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Saturday, July 16, 2005

Is Feng Shui Superstitious

Is Feng Shui Superstitious: "The Oxford dictionary defines superstition as “any blindly accepted belief or notion”. So people who think Feng Shui is superstitious would think that Feng Shui is a belief or a notion entertained regardless of any reason or logic.

Is this the case? Is it true that Feng Shui is just a belief? Is its analysis without reason or a theoretical framework?

Feng Shui is not superstitious…

Feng Shui is not just a belief. We do not need to have faith for Feng Shui to work. If we live in an environment with bad Feng Shui, sooner or later it will affect us somehow. We may not be aware that it is Feng Shui at work: we may just feel uncomfortable, or unsettled for some reason but can’t put words to it. Feng Shui has a paradigm and a terminology to describe this unbalanced state of being. The theoretical framework for Feng Shui is based on Chinese metaphysics whose origin comes from the observations of nature and the interaction of the yin and yang forces in our environment. There is a great deal of know-how that has been collected through the 2,000 – 3,000 years of evolution of Feng Shui practice.

On the other hand…

To say that Feng Shui is completely devoid of superstition is not true either. There are many examples of gross misinterpretations of the metaphysics, the classic example being an old Feng Shui method called “Wu-Yin-Xing-Li” – interpreting the auspiciousness of a dwelling according to the five sounds of an owner’s surname. This method was severely criticized by Han Dynasty scholar Wang-Chong (born 27 AD) and subsequently dropped out of Feng Shui practice.

Because Feng Shui involves a multi-disciplinary approach to its practice, we should not look at it only from a Western scientific point of view. Feng Shui is also an art. A large portion of Feng Shui analysis requires a personal and subjective interpretation of the given data. One needs to balance out the subjectivity with the objectivity of a given situation. To the Chinese, the brain is tied to the heart (Xin-Yi), so science and art can exist and should exist as one discipline, instead of two separate entities.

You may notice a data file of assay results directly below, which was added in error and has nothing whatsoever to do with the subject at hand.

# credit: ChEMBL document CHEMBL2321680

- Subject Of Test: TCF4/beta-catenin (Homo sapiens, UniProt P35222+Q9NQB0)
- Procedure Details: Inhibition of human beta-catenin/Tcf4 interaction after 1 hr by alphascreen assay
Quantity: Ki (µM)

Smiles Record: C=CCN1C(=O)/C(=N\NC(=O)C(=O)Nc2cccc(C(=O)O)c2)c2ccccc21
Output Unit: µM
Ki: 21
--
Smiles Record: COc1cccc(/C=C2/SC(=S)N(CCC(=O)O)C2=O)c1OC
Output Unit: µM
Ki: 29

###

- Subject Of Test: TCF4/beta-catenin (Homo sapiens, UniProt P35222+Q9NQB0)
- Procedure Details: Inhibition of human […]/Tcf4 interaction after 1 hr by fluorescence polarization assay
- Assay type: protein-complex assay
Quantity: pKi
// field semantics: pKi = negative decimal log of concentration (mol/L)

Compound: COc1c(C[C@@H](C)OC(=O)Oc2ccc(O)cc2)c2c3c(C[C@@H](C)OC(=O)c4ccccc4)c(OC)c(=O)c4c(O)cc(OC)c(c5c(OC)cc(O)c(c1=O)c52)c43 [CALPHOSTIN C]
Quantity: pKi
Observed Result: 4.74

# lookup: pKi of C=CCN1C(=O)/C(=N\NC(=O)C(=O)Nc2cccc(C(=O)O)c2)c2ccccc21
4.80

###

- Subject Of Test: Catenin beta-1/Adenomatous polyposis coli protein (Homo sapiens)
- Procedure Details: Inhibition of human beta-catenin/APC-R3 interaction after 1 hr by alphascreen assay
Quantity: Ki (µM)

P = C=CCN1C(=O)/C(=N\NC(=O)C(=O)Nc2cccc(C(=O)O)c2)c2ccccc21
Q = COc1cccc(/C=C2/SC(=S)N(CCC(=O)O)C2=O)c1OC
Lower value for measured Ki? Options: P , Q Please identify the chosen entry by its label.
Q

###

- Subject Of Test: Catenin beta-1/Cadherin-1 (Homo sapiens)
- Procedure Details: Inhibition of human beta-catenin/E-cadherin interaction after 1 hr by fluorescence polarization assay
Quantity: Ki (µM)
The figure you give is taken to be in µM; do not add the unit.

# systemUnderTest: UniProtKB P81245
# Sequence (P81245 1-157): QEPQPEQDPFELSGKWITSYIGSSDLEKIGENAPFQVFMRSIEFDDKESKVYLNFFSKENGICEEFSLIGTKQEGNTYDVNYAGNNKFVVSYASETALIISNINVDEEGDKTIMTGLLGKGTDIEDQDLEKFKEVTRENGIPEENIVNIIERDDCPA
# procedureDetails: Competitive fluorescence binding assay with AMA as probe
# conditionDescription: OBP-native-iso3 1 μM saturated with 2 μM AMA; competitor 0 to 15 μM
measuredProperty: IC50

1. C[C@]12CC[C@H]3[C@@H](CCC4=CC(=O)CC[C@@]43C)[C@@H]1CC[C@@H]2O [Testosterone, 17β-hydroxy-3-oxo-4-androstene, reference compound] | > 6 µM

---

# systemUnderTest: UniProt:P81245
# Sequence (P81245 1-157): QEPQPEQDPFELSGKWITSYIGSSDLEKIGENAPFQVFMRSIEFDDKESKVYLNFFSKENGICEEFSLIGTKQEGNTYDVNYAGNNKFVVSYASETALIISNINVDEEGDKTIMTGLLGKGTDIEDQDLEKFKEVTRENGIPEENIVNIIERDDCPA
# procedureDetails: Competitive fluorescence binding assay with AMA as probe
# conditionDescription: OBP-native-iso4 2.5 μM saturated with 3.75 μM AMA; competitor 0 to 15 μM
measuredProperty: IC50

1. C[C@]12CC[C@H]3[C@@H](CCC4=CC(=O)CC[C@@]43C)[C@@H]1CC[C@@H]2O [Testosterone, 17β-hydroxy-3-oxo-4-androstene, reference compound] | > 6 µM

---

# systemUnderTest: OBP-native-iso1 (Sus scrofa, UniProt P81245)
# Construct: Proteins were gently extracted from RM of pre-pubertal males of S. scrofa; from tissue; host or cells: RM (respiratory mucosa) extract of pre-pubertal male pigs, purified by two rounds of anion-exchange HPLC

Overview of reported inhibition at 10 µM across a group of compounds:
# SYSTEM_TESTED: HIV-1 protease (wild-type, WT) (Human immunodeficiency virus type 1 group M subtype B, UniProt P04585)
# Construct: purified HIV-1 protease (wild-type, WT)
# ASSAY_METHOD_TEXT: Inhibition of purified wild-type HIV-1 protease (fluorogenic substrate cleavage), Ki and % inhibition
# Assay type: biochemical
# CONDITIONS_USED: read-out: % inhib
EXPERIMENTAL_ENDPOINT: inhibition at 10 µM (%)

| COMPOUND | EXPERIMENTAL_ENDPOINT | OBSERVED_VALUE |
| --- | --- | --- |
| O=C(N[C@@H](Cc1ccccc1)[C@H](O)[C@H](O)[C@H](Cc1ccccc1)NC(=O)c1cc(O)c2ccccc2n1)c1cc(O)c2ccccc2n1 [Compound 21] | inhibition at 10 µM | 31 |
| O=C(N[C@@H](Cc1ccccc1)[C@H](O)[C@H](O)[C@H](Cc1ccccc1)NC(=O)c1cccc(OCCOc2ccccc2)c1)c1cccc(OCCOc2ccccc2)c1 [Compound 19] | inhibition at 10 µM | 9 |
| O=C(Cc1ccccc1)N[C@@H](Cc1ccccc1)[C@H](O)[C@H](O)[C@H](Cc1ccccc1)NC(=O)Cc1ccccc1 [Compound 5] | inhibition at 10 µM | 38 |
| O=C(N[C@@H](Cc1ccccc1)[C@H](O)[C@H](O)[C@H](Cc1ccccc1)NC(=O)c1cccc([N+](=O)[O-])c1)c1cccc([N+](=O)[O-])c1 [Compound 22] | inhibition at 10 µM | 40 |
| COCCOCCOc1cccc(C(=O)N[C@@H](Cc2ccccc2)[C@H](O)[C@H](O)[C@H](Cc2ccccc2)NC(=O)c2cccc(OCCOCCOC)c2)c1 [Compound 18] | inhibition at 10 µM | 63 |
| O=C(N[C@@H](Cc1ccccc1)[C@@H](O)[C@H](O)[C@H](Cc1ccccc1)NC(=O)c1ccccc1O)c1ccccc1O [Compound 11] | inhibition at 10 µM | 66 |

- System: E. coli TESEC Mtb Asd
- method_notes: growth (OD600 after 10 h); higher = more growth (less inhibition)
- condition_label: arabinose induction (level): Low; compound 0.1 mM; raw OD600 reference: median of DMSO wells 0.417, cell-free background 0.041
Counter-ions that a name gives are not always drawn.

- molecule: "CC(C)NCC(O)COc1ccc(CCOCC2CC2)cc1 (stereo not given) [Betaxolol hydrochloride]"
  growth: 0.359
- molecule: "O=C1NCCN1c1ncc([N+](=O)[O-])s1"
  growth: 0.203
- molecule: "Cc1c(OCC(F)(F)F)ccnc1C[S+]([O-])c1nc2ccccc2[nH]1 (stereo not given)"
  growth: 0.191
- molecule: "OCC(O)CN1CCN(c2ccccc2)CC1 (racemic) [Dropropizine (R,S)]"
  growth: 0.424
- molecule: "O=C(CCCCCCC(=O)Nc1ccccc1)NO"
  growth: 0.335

Ultimately, Feng Shui looks at the interaction of the environment with its user. Since the user is a human being and by nature we are a part rational and part irrational being, so Feng Shui has to be part scientific (rational) and part intuitive (irrational/superstitious) as well.

We have an irrational fear of superstition…

If we can accept the notion that everything in nature is composed of the yin and yang complimentary opposites, why can we not accept the fact that behind the rational thoughts are the intuitions and the irrational feelings that seem superstitious? Why can’t science and faith exist side by side? Western science does not have all the answers. Chinese science may be able to provide some of the missing answers. The sceptics are good at attacking irrationality and superstition but they don’t realise that in their zest for Western science and rationality, they are being irrational as well. They give more power to the devil than it deserves.

Feng Shui is unique…

In that it tries to work with the opposing forces of nature. It is extremely complex to practice even though the principles and the objectives are quite straightforward. It looks for balance and harmony, both inside our head as well as out there in the environment. To dismiss it as mere superstition is to throw away a valuable resource from the Chinese culture.

“The Westerner is a man of extremes, who fails to see the basic unity of positive and negative. He strives for the positive and denies the negative. He identifies himself with one extreme, which he makes the goal and god of his life. But the opposite still remains and reacts on him. Unable to reach his god, he finds his self divided, and being self-divided he creates one-sided things that split nature and in turn disrupt man and his order. He fights the devil within his heart and in fits of despair turns negative and creates destruction. He turns to science, technology and formulas to create machines that will bring happiness to man, only to discover that they also bring unhappiness. The happiness and suffering which he brought about he calls progress and thinks this is his mission in life”

(A Taoist speaking to Wolfram Eberhard in his book with Hedda Morrison, Hua Shan – The Taoist Sacred Mountain in West China, Vetch and Lee Ltd, Hong Kong, 1974.)"


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